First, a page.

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Why Can We Experience An Electric Shock From Neutral

  1. Dec 3, 2011 #1
    I have always been under the impression that the "Live" conductor was the most dangerous conductor.

    The Live carries 120V (US) 240V (UK) and the Neutral carries 0V, but yet it is still possible to get an electric shock from a Neutral :confused:

    Why is this possible?

    Is it because it is Alternating Current and the direction of the current changes?

    If so, would it be fair to say that in an DC circuit, it wont be possible to get shock from a Negative conductor?

    Thanks in advance

    Nathan
     
  2. jcsd
  3. Dec 3, 2011 #2
    Voltage is always relative to something - not an absolute quantity.

    The "Neutral is 0V" is only 0V relative to ground. Relative to the Hot, it's 120V/240V.

    The reason the "to ground" matters is that you can shield the appliance or device by grounding it explicitly and then as a human resistor, anything you are likely to touch that is connected to the Neutral will result in zero current flowing through you. Then it's only a matter of worrying about the hot wire, and that current preferentially flow to any chassis grounded metal rather than through you.
     
  4. Dec 3, 2011 #3
    You talking about static shock? It can happen because YOU are charged up!!!!:rofl:
     
  5. Dec 4, 2011 #4
    Thanks alot
     
  6. Dec 4, 2011 #5
    Assumptions:
    1. US standard residential electrical system. Also true in Canada. I don't know about Brits.

    2. By getting shocked from the neutral, you mean that you are touching the neutral conductor and some other grounded conductive surface (like bare feet on a concrete floor) and get somewhere between a sharp tingle and internal bright flashing lights, followed by "EEEEYWOOOOO"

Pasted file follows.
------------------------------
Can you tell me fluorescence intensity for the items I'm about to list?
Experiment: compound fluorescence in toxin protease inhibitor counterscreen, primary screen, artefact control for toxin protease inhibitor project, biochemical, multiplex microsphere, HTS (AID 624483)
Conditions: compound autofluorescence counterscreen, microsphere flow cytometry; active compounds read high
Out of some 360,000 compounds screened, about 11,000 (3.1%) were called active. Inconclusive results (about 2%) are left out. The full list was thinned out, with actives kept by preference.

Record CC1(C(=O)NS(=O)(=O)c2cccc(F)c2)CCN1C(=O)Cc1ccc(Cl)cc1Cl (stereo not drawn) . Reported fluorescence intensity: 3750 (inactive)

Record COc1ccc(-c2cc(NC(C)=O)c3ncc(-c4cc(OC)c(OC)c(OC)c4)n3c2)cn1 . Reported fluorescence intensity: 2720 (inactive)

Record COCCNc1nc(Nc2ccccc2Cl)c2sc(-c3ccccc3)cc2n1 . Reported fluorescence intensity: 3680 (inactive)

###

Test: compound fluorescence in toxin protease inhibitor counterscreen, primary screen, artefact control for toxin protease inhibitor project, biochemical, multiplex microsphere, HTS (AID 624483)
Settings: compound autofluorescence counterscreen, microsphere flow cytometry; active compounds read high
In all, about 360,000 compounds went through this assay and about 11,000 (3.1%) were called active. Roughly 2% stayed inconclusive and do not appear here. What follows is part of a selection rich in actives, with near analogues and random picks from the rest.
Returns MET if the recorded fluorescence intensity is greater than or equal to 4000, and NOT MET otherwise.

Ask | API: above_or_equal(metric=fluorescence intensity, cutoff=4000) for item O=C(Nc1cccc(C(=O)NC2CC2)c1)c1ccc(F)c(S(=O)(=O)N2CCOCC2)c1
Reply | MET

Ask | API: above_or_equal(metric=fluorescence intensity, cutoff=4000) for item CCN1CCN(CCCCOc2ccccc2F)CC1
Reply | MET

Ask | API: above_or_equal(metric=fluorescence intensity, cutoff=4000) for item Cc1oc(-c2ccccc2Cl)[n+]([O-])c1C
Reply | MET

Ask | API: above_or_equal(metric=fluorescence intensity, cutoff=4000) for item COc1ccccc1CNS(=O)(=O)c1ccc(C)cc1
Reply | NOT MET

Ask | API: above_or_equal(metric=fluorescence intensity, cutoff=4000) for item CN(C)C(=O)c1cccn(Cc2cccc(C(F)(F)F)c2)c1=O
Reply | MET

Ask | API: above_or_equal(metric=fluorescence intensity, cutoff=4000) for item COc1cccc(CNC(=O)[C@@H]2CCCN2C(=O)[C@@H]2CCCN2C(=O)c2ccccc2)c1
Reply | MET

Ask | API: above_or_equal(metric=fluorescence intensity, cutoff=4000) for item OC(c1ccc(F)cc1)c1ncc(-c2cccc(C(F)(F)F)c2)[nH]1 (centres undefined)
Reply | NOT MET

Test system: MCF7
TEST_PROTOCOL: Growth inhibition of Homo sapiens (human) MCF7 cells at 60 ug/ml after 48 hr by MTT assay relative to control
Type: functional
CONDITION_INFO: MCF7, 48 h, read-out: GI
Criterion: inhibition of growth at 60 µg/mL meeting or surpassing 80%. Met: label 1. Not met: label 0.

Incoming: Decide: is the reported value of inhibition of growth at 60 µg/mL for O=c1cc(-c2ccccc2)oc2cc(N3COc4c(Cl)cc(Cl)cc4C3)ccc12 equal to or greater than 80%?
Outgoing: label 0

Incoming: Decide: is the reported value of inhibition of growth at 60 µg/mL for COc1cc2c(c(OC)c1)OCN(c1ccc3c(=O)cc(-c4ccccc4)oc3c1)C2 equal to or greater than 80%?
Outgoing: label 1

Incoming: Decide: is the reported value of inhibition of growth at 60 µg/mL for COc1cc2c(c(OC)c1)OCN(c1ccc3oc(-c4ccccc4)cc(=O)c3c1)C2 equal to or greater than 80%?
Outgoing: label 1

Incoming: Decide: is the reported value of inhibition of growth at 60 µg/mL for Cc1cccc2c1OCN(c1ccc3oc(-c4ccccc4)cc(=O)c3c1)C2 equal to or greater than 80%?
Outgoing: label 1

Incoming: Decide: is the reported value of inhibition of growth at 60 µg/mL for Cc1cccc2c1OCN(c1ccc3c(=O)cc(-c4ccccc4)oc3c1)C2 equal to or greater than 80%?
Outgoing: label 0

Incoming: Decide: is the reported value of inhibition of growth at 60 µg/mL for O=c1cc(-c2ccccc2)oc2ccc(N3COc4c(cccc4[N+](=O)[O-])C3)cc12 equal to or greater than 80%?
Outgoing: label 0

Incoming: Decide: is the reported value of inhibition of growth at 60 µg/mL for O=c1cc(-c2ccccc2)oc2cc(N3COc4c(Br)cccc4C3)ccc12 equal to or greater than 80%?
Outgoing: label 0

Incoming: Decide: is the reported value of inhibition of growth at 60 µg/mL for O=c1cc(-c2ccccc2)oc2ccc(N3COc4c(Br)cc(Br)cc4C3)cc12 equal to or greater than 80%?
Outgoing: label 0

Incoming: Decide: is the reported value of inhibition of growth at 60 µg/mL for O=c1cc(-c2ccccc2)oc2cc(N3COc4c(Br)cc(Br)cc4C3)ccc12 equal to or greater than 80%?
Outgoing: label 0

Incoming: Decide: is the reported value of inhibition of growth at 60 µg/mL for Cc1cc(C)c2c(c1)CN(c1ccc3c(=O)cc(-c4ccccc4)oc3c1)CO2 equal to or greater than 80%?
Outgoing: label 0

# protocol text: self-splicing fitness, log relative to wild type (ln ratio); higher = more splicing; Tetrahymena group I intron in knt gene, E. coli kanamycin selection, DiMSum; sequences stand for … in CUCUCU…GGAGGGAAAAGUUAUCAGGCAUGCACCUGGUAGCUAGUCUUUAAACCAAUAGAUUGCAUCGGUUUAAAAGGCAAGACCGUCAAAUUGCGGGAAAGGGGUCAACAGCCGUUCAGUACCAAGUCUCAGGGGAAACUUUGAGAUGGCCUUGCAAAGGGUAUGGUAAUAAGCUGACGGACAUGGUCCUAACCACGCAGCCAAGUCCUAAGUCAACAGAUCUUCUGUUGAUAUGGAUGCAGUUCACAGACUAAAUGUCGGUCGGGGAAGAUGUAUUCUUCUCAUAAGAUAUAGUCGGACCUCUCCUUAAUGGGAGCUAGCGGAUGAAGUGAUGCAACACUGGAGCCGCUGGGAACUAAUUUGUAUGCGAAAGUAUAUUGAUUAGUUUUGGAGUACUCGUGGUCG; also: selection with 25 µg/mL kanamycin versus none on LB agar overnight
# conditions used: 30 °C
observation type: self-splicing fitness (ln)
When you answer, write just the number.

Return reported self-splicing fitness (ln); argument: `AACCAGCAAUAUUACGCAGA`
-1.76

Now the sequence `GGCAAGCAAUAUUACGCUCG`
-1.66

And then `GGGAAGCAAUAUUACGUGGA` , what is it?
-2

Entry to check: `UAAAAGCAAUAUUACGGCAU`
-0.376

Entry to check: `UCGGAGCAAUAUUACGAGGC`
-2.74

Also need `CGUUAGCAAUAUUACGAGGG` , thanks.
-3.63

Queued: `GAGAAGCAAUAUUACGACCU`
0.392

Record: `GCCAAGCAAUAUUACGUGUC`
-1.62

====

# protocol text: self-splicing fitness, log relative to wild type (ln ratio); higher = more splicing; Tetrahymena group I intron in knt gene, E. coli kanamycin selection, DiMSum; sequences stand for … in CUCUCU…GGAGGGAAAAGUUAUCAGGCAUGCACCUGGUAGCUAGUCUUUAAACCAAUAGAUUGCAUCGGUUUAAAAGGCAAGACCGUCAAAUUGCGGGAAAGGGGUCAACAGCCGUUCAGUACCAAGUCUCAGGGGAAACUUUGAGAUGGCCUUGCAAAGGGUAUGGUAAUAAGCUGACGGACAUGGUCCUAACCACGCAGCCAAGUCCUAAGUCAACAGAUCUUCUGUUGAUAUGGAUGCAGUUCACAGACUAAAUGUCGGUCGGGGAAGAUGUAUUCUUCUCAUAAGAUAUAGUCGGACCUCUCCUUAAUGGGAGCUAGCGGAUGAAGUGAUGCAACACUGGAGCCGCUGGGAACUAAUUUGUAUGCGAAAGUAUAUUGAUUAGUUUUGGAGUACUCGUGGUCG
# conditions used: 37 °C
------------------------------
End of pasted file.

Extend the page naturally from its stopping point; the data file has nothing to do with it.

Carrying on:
3. You are not discussing swimming pools and voltage drop on the utility neutral from the subatation.

    The Neutral is susposed to be bonded to the grounding conductor only in one place - at the first disconnect after the utility transformer. Generally this is at the main panel. The grounding conductor is susposed to have a medium decent connection to earth. The only difference of potential between the grounding conductor (also earth) and the neutral is the voltage drop along the neutral conductor of a loaded circuit. As most this would be about 3V. And it is really hard to feel 3 volts (but is is possible to get a bit of a tingle)

    So, if you are getting shocked by the neutral then something in the electrical system is broken. And the broken part is likely in the neutral conductor - between the place you are touching and the main panel. With a break in the neutral, the neutral will rise to 120V with respect to earth.

    Another possibility: How are you identifying the neutral? By it being colored white? If so, some parts of normal, correct, residential installations will have white wires that are energized.

    Now that we got by that, may I gently suggest:
    Don't be touching electrical wires until after you have verified (with a known good meter) the circuit is dead. Sweaty fingers, sweaty feet, damp shoes, concrete floor, indiscriminate touching of 120V residential electrical has a bit better than even money chance of not killing you. Although when you tie into an energized wire, you may feel that it is killing you.

    ice
     
  7. Dec 4, 2011 #6
    It really doesn't matter much AC or DC. It depends mostly on voltage and skin resistance. As for DC, grounded or ungrounded system?

    An clean un-grounded DC system won't have a potential to earth. But all it takes a bit of dirt on one side of the source (battery) and the other side can get elevated above earth to source potential.

    I get leery of sticking my bare hands into ungrounded DC systems above 48V. 125DCV passing hand to hand hurts - even with dry hands.

    ice
     
  8. Dec 4, 2011 #7
    I completely agree with iceworm..... especially if you are identifying the neutral wire by insulation colour.
    In domestic lighting circuits especially you may find that the neutral colour wire is a live wire used to connect switches.
     
  9. Dec 4, 2011 #8

    davenn

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    Gold Member

    We must also remember that this is an international forum and that colour codes vary from country to country. Before commenting on specific colour codes to a given OP's question, we should make sure we know where they reside so as not to give misleading info :)

    USA -- Black = hot; White = neutral; what do you use for earth ?
    UK -- I have no idea
    NZ and Australia -- Brown = hot; Blue = neutral and green/yellow striped = earth

    Dave
     
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